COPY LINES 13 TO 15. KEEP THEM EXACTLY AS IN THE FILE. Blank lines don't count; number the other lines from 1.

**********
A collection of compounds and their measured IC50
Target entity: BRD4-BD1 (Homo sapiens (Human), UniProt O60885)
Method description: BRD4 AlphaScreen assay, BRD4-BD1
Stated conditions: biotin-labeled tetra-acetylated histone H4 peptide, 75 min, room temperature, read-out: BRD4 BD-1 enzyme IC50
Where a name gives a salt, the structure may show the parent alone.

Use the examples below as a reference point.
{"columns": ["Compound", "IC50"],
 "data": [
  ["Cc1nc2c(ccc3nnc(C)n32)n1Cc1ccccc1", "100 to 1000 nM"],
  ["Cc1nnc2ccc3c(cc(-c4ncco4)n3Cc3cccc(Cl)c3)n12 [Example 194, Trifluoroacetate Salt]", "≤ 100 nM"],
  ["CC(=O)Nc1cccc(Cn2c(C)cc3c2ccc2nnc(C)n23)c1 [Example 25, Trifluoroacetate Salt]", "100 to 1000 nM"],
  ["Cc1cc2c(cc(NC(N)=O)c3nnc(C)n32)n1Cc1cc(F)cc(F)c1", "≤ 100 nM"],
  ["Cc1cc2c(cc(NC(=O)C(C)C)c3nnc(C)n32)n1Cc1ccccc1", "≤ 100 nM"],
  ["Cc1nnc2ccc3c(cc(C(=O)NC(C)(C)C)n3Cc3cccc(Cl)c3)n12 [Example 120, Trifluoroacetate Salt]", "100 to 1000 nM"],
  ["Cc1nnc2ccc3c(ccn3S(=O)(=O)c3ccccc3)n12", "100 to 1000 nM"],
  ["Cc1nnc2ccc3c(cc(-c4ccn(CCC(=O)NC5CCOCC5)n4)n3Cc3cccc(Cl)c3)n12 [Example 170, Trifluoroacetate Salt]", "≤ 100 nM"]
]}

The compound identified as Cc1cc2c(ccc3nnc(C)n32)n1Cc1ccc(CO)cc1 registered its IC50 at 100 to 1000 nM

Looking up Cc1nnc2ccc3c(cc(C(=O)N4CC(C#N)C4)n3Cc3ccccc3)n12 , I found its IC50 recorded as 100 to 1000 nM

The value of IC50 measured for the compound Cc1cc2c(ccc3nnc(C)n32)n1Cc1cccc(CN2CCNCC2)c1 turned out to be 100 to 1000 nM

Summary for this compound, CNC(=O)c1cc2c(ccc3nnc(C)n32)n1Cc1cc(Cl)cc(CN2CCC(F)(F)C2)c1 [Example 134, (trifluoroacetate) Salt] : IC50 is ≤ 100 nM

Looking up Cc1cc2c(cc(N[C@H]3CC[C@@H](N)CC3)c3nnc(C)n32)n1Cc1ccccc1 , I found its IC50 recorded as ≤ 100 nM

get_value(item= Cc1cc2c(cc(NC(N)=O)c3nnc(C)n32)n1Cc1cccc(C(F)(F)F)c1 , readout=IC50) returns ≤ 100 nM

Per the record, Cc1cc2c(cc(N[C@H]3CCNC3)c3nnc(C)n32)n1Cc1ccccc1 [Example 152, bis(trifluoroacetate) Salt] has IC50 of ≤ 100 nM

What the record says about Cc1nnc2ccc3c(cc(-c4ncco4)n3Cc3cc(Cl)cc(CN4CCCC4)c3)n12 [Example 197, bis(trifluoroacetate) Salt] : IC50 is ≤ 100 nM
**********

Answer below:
  ["Cc1cc2c(cc(NC(=O)C(C)C)c3nnc(C)n32)n1Cc1ccccc1", "≤ 100 nM"],
  ["Cc1nnc2ccc3c(cc(C(=O)NC(C)(C)C)n3Cc3cccc(Cl)c3)n12 [Example 120, Trifluoroacetate Salt]", "100 to 1000 nM"],
  ["Cc1nnc2ccc3c(ccn3S(=O)(=O)c3ccccc3)n12", "100 to 1000 nM"],